“Your product/service sounds great, but we’re already working with [competitor].”
“[Competitor] has better reviews, why would I use your product?”
Don’t put down the competition:
“That’s great, I know [the competitor] they have a great product. However…”
“Yes, I know them, they have a great product – may I ask what you like about working with them?”
“[the competitor] have a great product, but I want to show you why ours would actually be a better fit for your particular needs.”
“That’s great news – in fact, a lot of our clients work with [competitor] and they found that by using both products that actually achieved [goal, pain point]”
“I know them, great product. However, we can actually help you solve your [goal, pain point] which you couldn’t with [the competitor]”
“I’d love to walk you through what makes us different – we actually have a few features they don’t that can make a big difference to your bottom line. When are you available for a call so I can explain these in further detail?”
Use the opportunity to learn (and probe):
- “How long have you been working with [the competitor]?”
- “That’s great, I heard of [competitor]. Let me just ask you this, do you find they are meeting all your needs? Are there any other features you would want but aren’t getting?”
- “Have you ever had any issues working with [the competitor]?”
Talk about the process:
- “That’s great, I heard of [competitor]. May I ask how you found them and what made you decide to work with them?”“Let me just ask, who else are you in talks with about this?”
Find different angles:
- “I completely understand your concern. Yes, we don’t have [this feature] but it’s actually because we realised you don’t need it. We decided to focus more on [other feature] because we found this actually improves our clients’ success more.”
- “Great question. We decided against that feature so we can keep our prices down and now we’ve got the most competitive prices on the market. I can show you how you actually don’t really need [that feature]…”
- How to deal with #sales competitor-related #objections (free templates)Click To Tweet
Other common objections are those directed you and your product/service. From not having the features needed by the client (or the features they think they need) to you being very new to the market, there are all kinds of objections that could arise.
There are all kinds of situations you could find yourself in; for example, it could be that you’re new to the industry and no one has heard of you, or that you no reviews or client testimonials to show your worth.
Or, maybe you’ve got a bad review that everyone mentions when speaking to you – likely hoping you’ll take the price down or convince them the review was completely wrong.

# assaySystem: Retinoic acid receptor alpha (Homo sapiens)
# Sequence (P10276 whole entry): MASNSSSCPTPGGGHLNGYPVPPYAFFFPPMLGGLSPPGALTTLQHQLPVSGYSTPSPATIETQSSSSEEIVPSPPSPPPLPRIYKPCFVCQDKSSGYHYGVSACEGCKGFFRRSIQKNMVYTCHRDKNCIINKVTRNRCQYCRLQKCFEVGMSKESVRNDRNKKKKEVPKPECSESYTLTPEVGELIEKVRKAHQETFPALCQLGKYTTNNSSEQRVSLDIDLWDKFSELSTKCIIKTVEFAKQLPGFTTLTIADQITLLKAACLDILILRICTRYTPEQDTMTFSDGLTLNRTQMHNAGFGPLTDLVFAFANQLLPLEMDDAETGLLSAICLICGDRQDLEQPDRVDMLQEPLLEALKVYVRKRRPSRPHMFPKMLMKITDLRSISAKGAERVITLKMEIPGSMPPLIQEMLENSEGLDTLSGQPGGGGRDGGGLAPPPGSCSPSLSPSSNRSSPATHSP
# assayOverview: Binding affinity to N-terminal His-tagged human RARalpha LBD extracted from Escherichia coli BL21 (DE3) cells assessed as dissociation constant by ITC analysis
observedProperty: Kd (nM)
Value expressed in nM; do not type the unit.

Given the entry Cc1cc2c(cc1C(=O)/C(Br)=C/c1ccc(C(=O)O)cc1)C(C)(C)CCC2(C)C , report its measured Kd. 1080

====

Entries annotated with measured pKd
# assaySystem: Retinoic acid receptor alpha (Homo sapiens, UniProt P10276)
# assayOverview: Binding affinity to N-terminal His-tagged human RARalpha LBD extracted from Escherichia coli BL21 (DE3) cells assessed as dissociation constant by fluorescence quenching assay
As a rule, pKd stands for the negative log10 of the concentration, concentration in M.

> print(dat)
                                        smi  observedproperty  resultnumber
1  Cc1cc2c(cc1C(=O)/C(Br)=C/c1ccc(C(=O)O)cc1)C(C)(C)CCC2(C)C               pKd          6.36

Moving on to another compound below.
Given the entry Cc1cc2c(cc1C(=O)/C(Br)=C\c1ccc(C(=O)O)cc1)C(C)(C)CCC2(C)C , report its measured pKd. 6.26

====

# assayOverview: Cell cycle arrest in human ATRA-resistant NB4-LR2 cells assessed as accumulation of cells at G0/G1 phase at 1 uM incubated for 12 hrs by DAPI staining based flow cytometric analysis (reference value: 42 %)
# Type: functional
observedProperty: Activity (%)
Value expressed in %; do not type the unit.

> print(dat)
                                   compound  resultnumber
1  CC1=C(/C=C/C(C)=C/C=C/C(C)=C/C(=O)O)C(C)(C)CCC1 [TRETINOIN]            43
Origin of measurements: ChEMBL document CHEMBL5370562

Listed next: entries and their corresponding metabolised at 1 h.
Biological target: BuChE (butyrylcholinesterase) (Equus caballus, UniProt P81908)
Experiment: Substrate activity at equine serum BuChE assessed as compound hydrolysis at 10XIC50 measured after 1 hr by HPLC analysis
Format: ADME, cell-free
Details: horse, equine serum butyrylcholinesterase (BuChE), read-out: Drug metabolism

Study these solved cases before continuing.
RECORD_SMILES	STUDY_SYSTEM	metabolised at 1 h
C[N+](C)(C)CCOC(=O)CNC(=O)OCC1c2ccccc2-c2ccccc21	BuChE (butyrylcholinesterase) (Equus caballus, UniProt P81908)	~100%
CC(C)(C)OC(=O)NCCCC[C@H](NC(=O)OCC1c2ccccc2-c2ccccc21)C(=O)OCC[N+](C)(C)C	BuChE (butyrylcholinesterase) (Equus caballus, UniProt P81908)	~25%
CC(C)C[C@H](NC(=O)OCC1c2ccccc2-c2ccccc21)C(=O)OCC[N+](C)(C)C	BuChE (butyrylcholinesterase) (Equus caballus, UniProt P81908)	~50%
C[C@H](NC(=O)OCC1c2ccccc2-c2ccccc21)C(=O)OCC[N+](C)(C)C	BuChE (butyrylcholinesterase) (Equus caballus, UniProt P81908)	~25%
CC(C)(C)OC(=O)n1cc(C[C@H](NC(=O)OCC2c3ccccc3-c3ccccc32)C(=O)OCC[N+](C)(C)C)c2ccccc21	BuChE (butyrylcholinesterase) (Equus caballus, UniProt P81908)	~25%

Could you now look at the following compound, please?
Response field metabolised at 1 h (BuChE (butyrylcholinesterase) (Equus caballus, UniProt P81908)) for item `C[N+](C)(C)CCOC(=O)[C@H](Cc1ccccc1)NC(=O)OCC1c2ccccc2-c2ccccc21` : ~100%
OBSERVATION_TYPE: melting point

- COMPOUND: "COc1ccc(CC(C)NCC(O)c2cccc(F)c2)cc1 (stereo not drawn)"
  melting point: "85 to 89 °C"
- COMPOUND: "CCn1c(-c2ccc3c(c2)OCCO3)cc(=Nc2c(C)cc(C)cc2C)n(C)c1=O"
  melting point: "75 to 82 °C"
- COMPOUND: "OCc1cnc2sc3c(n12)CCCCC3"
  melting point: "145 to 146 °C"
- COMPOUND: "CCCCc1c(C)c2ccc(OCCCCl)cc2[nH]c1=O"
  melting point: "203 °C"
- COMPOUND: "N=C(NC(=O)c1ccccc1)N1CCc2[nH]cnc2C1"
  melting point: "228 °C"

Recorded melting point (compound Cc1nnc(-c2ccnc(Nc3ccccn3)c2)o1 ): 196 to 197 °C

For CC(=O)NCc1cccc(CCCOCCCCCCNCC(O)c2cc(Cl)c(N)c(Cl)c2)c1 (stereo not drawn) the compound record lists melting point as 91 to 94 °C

“I’ve never heard of you.”
“I saw what [reviewer] said about you. Why would I be interested?”
“I just don’t think your product/service is right for me/what I need right now.”
When they haven’t heard of you:
- “We are quite new to the market, but everyone on the team is very experienced and we’re all very excited to prove ourselves. Can I show you what we can do?”
- “We’ve actually worked with a lot of clients similar to you, I’d love to share some of the testimonials we’ve received in the past.”
- “We’ve learned a lot from that experience and we’ve actually improved [the issue] (offer examples)”
- “I’d love to put you in contact with all of our happy customers so you can ask them more about this.”
Find different angles:
How to deal with #sales personal-related #objections (free templates)Click To Tweet
“I understand, but did you know you could achieve [prospects’ goal] by using our product?”
Other types of common objections
Although money, competition, and personal related objections are the most common ones, there are plenty more that prospects use all the time:
“I don’t have time for this right now.”
“Just send me an email with everything and I’ll get back to you when I have the time.”
“This is just not a priority for us at the moment.”
“I’m not interested.”
“I completely understand – when would you be available for a call? It would only take a few minutes of your time and I’ve got a great proposal that I think you’ll be very interested in.”
“I get you – I know what it’s like to be constantly interrupted by calls. When would be a better time, later today, or tomorrow?”
“Of course – I’ll email you everything after our call. What time are you free tomorrow to discuss what I’ve sent you in more detail?”
“I understand – I can’t even tell you how many of my current clients said the same thing in the beginning. Give me one minute to show you how we can help with [prospect’s pain point].”
“I completely understand – I can actually put you in contact with at least 5 our clients who said the same thing during our first conversation.”How to deal with #sales #objections (free templates)Click To Tweet